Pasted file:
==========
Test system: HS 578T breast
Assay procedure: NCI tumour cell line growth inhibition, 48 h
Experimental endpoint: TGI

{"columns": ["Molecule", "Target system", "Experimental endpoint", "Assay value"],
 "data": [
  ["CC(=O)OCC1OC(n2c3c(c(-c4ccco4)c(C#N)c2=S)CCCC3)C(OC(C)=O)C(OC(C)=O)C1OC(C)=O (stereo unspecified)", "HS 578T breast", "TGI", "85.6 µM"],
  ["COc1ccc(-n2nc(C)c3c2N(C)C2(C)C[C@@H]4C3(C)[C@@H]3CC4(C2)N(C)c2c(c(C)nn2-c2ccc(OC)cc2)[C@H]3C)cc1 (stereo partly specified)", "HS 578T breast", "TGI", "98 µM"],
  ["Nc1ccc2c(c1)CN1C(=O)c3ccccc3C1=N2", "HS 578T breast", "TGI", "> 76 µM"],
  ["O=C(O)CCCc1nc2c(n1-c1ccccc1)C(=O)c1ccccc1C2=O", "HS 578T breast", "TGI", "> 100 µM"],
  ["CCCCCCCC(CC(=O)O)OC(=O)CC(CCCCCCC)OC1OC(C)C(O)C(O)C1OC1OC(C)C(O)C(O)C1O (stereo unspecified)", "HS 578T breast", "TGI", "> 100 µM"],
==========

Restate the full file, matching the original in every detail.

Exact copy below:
Test system: HS 578T breast
Assay procedure: NCI tumour cell line growth inhibition, 48 h
Experimental endpoint: TGI

{"columns": ["Molecule", "Target system", "Experimental endpoint", "Assay value"],
 "data": [
  ["CC(=O)OCC1OC(n2c3c(c(-c4ccco4)c(C#N)c2=S)CCCC3)C(OC(C)=O)C(OC(C)=O)C1OC(C)=O (stereo unspecified)", "HS 578T breast", "TGI", "85.6 µM"],
  ["COc1ccc(-n2nc(C)c3c2N(C)C2(C)C[C@@H]4C3(C)[C@@H]3CC4(C2)N(C)c2c(c(C)nn2-c2ccc(OC)cc2)[C@H]3C)cc1 (stereo partly specified)", "HS 578T breast", "TGI", "98 µM"],
  ["Nc1ccc2c(c1)CN1C(=O)c3ccccc3C1=N2", "HS 578T breast", "TGI", "> 76 µM"],
  ["O=C(O)CCCc1nc2c(n1-c1ccccc1)C(=O)c1ccccc1C2=O", "HS 578T breast", "TGI", "> 100 µM"],
  ["CCCCCCCC(CC(=O)O)OC(=O)CC(CCCCCCC)OC1OC(C)C(O)C(O)C1OC1OC(C)C(O)C(O)C1O (stereo unspecified)", "HS 578T breast", "TGI", "> 100 µM"],